The truth? Because the story had become a campaign issue the reporter of the source, Anita Huslin, was asked to provide the exact circumstances of the quote. She explained that she was chatting with Raines during the photo shoot, and asked, “if he was engaged at all with the Democrats’ quest for the White House. He said that he had gotten a couple of calls from the Obama campaign. I asked him about what, and he said “Oh, general housing, economy issues.” “Not mortgage/ foreclosure meltdown or Fannie-specific,” I asked, and he said, “No.”
By Raines’s own account, he took a couple of calls from someone on the Obama campaign, and they had some general discussions about economic issues.
McCain, on the other hand, has undeniable connections, not just to the formation of the principles of our economic foundations (which he called “sound”), but to the whole Fannie Mae issue. John McCain’s campaign managers lobbying firm was receiving monthly payments from giant mortgage company (now Federal bailout beneficiary) Fannie Mae as recently as one month ago. It’s known Rick Davis’ company had a relationship with Fannie Mae called the Homeownership Alliance, an advocacy group chartered with the development of law favorable to broader mortgaging practices (gee, I wonder how that turned out)
“Since 2006, the federally sponsored mortgage giant Freddie Mac has paid at least $345,000 to the lobbying and consulting firm of John McCain's campaign manager Rick Davis, according to two sources familiar with the arrangement...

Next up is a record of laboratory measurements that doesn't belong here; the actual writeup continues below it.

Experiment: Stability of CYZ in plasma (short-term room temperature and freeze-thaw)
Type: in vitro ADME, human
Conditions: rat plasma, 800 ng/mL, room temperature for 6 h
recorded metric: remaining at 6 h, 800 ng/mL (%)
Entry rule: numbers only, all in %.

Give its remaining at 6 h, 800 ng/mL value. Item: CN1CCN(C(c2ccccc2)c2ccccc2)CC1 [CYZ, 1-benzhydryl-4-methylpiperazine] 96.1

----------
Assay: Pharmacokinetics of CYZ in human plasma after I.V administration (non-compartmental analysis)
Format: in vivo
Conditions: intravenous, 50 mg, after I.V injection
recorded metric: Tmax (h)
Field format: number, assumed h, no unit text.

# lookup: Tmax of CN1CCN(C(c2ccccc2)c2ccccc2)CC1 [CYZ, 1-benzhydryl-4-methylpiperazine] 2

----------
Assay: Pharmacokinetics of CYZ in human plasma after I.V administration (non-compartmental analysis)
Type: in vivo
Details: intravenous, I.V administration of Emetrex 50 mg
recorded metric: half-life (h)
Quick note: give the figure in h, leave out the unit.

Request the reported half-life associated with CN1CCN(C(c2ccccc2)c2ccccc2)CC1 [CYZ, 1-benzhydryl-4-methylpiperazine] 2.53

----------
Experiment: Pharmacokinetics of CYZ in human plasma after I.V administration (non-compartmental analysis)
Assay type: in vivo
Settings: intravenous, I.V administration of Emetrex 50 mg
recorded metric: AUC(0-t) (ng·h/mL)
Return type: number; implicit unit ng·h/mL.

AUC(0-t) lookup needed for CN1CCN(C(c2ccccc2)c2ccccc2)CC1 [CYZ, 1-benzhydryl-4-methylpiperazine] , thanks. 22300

“McCain and his aides have vehemently objected to suggestions that Davis has ties to Freddie Mac—an especially sensitive issue given that the Republican presidential candidate has blamed “the lobbyists, politicians and bureaucrats” for the mortgage crisis that recently prompted the Bush administration to take over both Freddie Mac and its companion, Fannie Mae, and put them under federal conservatorship.
This undoubtedly puts McCain in a rather embarrassing situation. During a recent “60 Minutes” segment, McCain denied Mr. Davis had any involvement with the Fannie Mae group. Either McCain is unaware of Mr. Davis extracurricular activities or deliberately misleading American voters.
Then there’s the way he [mis]handled the current economic meltdown. He said that he would postpone his campaign in order to save the country. Yet it took him 23 hours to get from NYC to DC. Now, I travel to DC a lot, and it has never taken me 23 hours. Also, phone calls to various McCain campaign headquarters discovered that the campaign was never suspended.
These are merely three issues that are running around as facts in the American political landscape. Otherwise smart people are clinging to these myths, but I am not surprised McCain, until very recently, has been given a free ride by an adoring press. That free ride has led to the formation of the Myth of McCain. Specifically it has led to the belief that:
- McCain is a maverick
- McCain is a moderate
- McCain is a “straight talker”
- McCain is a reformer
- McCain doesn’t do things just because they’re politically expedient.
- McCain has too much integrity to use his war record to his political advantage
During the coming days, I will offer documentation refuting all of the above, because no matter how cynical you become, the truth is always there to bite you in the arse.